Mastery: Evidence of search, selection, and source evaluation skills; notable identification of uniquely salient resources. Examines evidence and its source; questions its accuracy, relevance, and completeness. Demonstrates understanding of how facts shape but may not confirm opinion. Recognizes bias, including selection bias. Correlations are distinct from causal relationships between and among ideas. Sequence of presentation reflects clear organization of ideas, subordinating for importance and impact. Information need is clearly defined
and integrated to meet and exceed task requirements.
Objective: Integrates the issue using other perspectives and positions.
Emerging: Deals with a single perspective and fails to discuss others’ perspectives. Adopts a single idea or limited ideas with little question. If more than one idea is presented, alternatives are not integrated. Engages ideas that are obvious or agreeable. Avoids challenging or discomforting ideas. Treats other positions superficially or misrepresents them. Little integration of perspectives and
little or no evidence of attending to others’ views. No evidence of reflection or self-assessment.
Developing: Begins to relate alternative views to qualify analysis. Rough integration of multiple viewpoints and comparison of ideas or perspectives. Ideas are investigated and integrated, but in a limited way. Engages challenging ideas tentatively or in ways that overstate the conflict. May dismiss alternative views hastily. Analysis of other positions is thoughtful and mostly accurate. Acknowledges and integrates different ways of knowing. Some evidence of reflection and/or self-assessment.
Mastery: Addresses others’ perspectives and additional diverse perspectives drawn from outside information to qualify the analysis. Fully integrated perspectives from a variety of sources; any analogies are used effectively. Integrates own and others’ ideas in a complex process of judgment and justification. Clearly justifies own view while respecting views of others. Analysis of other positions is accurate, nuanced, and respectful. Integrates different disciplinary ways of knowing. Evidence of reflection and self-assessment.
Objective: Identifies and assesses conclusions, implications, and consequences.
Emerging: Fails to identify conclusions, implications, and consequences, or conclusion is a simplistic summary. Conclusions presented as absolute, and may attribute conclusion to external authority.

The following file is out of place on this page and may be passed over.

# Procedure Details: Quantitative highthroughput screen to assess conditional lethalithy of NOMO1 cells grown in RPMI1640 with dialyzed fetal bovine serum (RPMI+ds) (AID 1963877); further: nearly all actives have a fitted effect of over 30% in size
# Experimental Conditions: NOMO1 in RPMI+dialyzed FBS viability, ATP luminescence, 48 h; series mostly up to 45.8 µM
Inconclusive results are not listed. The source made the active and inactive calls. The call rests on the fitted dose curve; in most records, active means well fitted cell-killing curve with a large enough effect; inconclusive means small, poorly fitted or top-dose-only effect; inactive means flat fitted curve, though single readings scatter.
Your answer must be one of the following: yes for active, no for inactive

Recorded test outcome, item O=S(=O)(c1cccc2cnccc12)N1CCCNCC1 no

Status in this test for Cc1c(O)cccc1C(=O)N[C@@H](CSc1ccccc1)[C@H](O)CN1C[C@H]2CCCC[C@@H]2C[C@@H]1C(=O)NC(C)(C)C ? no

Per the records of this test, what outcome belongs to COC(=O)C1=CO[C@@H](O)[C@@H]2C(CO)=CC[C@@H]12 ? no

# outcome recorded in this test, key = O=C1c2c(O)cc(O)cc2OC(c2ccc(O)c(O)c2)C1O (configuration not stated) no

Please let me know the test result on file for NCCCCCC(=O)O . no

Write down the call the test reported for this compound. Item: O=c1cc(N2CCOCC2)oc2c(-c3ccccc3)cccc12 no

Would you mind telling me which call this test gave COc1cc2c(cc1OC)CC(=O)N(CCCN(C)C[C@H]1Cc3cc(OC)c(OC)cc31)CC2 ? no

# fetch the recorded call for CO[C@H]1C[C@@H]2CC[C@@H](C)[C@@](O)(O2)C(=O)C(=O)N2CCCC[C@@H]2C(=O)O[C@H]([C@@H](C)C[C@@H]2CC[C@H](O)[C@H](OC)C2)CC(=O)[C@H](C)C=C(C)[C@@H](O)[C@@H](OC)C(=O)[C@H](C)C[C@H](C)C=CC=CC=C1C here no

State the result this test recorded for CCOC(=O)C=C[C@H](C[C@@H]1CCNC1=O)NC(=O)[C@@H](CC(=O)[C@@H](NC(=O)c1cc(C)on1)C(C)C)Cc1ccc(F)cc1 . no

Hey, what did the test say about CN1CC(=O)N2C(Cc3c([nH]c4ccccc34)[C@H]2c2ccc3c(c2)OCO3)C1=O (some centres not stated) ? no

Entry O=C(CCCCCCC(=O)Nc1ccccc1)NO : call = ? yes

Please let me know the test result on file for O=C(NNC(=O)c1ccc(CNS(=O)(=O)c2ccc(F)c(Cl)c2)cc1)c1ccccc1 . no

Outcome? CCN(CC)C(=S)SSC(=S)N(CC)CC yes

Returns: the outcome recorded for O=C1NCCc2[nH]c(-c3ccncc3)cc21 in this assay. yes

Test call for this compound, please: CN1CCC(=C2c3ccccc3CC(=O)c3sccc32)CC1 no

Developing: Conclusions consider or provide evidence of consequences extending beyond a single discipline or issue. Presents implications that may impact other people or issues. Presents conclusions as relative and
only loosely related to consequences. Implications may include vague reference to conclusions.
Mastery: Identifies, discusses, and extends conclusions, implications, and consequences. Considers context, assumptions, data, and evidence. Qualifies own assertions with balance. Conclusions are qualified as the best
available evidence within the context. Consequences are considered and integrated. Implications are clearly developed, and consider ambiguities.
Objective: Communicates effectively.
Emerging: In many places, language obscures meaning. Grammar, syntax, or other errors are distracting or repeated. Little evidence of proofreading. Style is inconsistent or inappropriate. Work is unfocused and poorly
organized; lacks logical connection of ideas. Format is absent, inconsistent or distracting. Few sources are cited or used correctly.
Developing: In general, language does not interfere with communication. Errors are not distracting or frequent, although there may be some problems with more difficult aspects of style and voice. Basic organization is apparent; transitions connect ideas, although they may be mechanical. Format is appropriate although at times inconsistent. Most sources are cited and used correctly.
Mastery: Language clearly and effectively communicates ideas. Errors are minimal. Style is appropriate for audience. Organization is clear; transitions between ideas enhance presentation. Consistent use of appropriate format. Few problems with other components of presentation. All sources are cited and used correctly, demonstrating understanding of economic, legal and social issues involved with the use of information.